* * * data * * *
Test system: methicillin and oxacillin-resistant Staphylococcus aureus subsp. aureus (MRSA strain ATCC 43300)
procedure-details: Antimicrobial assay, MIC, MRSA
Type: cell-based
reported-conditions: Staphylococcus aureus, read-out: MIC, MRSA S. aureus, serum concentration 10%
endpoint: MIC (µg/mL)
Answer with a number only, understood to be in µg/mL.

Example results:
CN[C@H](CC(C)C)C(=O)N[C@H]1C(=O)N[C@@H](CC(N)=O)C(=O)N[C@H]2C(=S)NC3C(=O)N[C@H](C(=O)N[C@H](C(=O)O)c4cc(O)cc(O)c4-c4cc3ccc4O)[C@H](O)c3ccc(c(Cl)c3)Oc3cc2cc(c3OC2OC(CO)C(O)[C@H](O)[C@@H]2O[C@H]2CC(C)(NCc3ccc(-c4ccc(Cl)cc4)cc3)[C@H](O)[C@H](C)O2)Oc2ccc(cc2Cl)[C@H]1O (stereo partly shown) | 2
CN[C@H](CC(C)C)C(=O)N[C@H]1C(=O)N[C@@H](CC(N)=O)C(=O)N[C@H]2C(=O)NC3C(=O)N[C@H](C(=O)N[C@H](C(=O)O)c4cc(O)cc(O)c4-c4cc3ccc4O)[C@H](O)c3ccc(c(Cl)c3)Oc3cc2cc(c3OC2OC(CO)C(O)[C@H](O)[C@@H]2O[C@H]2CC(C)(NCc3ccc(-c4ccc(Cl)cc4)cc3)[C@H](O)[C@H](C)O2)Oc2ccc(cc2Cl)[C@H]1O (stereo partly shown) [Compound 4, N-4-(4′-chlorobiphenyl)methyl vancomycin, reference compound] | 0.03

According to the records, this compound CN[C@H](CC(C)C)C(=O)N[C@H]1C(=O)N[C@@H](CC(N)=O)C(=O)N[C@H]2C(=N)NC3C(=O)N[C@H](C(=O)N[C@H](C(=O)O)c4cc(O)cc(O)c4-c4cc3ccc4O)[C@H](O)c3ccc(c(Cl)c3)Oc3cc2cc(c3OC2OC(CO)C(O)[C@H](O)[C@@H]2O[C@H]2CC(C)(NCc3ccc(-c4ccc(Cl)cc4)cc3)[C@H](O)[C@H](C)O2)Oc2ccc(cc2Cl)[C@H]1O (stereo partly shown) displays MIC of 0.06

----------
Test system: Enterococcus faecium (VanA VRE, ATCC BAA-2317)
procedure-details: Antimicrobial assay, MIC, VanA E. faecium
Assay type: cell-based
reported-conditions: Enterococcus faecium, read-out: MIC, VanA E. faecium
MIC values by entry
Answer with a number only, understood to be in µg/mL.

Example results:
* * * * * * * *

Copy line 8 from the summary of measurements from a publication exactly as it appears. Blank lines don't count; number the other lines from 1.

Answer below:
CN[C@H](CC(C)C)C(=O)N[C@H]1C(=O)N[C@@H](CC(N)=O)C(=O)N[C@H]2C(=S)NC3C(=O)N[C@H](C(=O)N[C@H](C(=O)O)c4cc(O)cc(O)c4-c4cc3ccc4O)[C@H](O)c3ccc(c(Cl)c3)Oc3cc2cc(c3OC2OC(CO)C(O)[C@H](O)[C@@H]2O[C@H]2CC(C)(NCc3ccc(-c4ccc(Cl)cc4)cc3)[C@H](O)[C@H](C)O2)Oc2ccc(cc2Cl)[C@H]1O (stereo partly shown) | 2